Unlike other nuclear stations in the Duke Energy fleet, BNP is a boiling water reactor (BWR). A BWR presents some differences from the more commonly found pressurized water reactors (PWR). In a BWR, the water boils inside of the actual reactor, creating steam that drives the turbine. It is a single-loop process, which causes the water flowing inside the entire system to be exposed to radioactivity. This makes maintenance slightly more challenging for nuclear workers because of the presence of radiation. However, workers clearly understand the challenges and how to manage them. A BWR is more efficient because there are fewer thermal losses (no primary system to secondary system heat transfer losses).


Boiling Water Reactor – courtesy of the NRC

The Brunswick team has made significant contributions to the entire nuclear industry. BNP recently developed a turbine-generator shell rotation device that is the first of its kindBNP Test in the industry. When Edward Williams, BNP project manager for Turbine Services and Dwight Knox, senior turbine/generator specialist, sat down three years ago to address a different method for rotating the unit 2 high pressure turbine, they had no idea they would be creating equipment that would forever change the nuclear industry.

The old “lift and pulley” system used to manually rotate turbine-generator shells produced years of injuries across the energy industry. This spurred the three-year long drive to create a safer and more efficient method to rotate the turbine shell, which ended in success. The design for the behemoth “shell rotating device” was created from drawings that Knox had been working on to eliminate unnecessary risk during rotating, cleaning and maintenance of the HP turbine upper half shell. Williams assisted in bringing the ideas to reality by obtaining site leadership support, funding and design creation support from GE.BNP Functional Test 45D CW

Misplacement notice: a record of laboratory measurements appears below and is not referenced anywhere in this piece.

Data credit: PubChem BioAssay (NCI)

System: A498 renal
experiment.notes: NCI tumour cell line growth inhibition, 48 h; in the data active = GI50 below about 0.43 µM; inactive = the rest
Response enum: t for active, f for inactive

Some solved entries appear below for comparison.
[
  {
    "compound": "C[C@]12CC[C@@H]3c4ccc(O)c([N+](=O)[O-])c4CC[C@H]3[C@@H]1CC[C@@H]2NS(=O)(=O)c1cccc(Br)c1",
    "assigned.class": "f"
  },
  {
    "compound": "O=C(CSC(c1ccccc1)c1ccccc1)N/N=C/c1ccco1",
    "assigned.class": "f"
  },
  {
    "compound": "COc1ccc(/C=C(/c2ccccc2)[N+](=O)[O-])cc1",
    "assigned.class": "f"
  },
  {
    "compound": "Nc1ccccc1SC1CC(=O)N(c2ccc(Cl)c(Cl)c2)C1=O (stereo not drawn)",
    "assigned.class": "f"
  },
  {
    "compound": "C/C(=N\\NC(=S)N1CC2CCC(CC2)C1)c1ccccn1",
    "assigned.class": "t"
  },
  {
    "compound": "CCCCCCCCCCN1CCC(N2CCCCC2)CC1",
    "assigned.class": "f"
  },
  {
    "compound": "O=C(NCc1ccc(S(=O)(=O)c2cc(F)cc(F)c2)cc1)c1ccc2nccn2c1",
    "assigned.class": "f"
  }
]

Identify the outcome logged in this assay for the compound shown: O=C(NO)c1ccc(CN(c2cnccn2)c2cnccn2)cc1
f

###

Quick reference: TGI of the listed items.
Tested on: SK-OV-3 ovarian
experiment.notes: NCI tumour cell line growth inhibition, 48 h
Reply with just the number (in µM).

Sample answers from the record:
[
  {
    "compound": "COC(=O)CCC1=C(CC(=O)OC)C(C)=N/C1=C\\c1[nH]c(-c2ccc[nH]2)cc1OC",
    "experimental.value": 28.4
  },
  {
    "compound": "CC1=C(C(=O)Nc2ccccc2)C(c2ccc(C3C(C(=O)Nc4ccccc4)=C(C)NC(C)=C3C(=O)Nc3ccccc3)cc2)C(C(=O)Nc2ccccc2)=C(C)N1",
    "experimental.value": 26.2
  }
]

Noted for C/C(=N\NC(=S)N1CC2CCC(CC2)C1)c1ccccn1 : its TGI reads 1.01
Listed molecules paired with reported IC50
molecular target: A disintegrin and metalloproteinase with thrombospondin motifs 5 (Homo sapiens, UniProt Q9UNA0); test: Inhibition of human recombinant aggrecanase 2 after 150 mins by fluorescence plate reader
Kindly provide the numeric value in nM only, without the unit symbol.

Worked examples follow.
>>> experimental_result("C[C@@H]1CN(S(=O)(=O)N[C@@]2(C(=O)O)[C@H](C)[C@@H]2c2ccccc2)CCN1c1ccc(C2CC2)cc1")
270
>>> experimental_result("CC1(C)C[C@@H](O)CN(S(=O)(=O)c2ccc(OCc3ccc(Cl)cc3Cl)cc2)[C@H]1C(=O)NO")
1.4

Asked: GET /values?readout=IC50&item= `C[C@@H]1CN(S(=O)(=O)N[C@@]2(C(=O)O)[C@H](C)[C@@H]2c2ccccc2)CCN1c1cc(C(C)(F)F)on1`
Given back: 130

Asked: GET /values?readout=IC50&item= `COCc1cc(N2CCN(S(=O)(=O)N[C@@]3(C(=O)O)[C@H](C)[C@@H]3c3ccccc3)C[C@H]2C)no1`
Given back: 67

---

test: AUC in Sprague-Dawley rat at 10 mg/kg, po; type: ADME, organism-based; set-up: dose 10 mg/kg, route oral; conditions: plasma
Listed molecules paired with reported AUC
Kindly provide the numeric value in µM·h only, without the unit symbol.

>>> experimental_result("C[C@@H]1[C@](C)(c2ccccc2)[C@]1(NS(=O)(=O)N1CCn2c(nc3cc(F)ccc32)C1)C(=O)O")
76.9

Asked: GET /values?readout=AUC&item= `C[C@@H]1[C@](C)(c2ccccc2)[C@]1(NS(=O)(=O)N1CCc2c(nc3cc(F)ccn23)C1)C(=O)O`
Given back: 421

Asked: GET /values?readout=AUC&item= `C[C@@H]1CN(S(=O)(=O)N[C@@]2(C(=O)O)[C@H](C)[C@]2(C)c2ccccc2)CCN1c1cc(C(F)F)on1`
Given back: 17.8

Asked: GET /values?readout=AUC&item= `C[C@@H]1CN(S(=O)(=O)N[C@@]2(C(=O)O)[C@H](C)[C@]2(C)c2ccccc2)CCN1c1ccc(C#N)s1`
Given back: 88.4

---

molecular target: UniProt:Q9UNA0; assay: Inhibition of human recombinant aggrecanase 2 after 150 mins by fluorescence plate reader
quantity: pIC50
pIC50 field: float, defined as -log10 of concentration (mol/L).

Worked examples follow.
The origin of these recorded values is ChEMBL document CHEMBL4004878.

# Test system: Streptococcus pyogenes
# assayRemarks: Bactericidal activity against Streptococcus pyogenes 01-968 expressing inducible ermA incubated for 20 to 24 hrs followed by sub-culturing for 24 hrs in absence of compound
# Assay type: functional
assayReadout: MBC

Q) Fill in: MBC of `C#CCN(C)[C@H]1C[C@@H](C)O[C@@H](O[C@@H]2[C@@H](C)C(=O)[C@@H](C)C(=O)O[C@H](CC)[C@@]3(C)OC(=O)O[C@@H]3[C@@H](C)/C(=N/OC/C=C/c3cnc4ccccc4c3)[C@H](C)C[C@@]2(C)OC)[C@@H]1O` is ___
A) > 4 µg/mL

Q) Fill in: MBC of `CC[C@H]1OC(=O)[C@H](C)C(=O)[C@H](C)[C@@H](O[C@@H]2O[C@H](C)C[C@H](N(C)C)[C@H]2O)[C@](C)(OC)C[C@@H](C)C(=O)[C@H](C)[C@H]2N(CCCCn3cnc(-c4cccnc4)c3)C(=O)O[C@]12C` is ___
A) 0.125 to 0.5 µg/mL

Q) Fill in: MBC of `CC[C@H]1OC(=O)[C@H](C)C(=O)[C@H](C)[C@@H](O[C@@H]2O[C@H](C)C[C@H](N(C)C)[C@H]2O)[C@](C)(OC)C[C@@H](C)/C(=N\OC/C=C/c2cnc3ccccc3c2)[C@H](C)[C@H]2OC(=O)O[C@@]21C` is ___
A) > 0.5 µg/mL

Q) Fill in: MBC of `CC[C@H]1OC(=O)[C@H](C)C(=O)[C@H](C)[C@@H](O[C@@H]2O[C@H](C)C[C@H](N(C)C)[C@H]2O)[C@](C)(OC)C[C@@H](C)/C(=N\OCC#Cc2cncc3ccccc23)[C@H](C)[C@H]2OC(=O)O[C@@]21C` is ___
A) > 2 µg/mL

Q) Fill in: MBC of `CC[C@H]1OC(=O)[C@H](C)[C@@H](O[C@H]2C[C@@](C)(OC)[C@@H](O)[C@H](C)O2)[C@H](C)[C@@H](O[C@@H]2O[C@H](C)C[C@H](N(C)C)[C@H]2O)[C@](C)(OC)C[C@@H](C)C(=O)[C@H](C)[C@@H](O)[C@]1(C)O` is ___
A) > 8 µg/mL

“Rotating a high pressure turbine shell once took anywhere from 18 – 24 hours, and can now be completed in about five minutes,” said Williams. “The shell rotating device significantly improves worker safety, nuclear and radiological safety, and accomplishes the job much more efficiently.” The rotator is so large that each individual shell support leg weighs up to 1,400 pounds and is specifically designed to support the 81-ton shell and bolting, which weigh as much as 1,000 pounds each and are 4 – 7 inches in diameter.

Sea Turtles Find Their Way Home, Thanks to Brunswick Employees

As beach-goers look on, Brunswick employee Chuck Nelson releases a 6-pound Kemp’s Ridley turtle back to the sea on Oak Island

Every April, sea turtles begin their migration up and down the east coast as they return to the places where they were born to lay eggs. Throughout the summer, they often venture into the Cape Fear River at Southport, N.C. – home to Duke Energy’s Brunswick Nuclear Plant.

Brunswick employees place a tracking device in a sea turtle’s flipper.

Because the plant is near the Atlantic Ocean, migrating sea turtles occasionally travel onto plant property and through several constructed barriers at the entrance to the canal which provides cooling water to the plant. These barriers help prevent marine life from entering the waterway. However, unusual tides and storms can allow animals to get around those defenses. Station personnel are trained to lookout for turtles and other creatures which may accidentally enter the canal.

When a sea turtle is found on plant property, environmental specialists capture and assess the health of the turtle. If it is injured or in need of care, they contact the state for direction to coordinate appropriate care of the animal. If it is healthy, they tag the turtle with tracking devices which allow Duke Energy and the state of North Carolina to keep tabs on the migration habits of the turtles in order to protect them.

After they are tagged, they release the turtles back into the ocean at a remote location from the plant, often to the delight of beach-going tourists.

Being good stewards of environmental resources and marine life is a top priority for Duke Energy. Plant personnel work closely with state and federal agencies to keep turtles safe from plant operations. The station has an active turtle protection and monitoring program. 

“The success of the sea turtle protection program at Brunswick is truly a team effort by every workgroup at the station,” said Marty McGowan, supervisor of the environmental team at Brunswick. “We have great support from management, and every person that is involved in this program is truly dedicated to protecting these turtles.”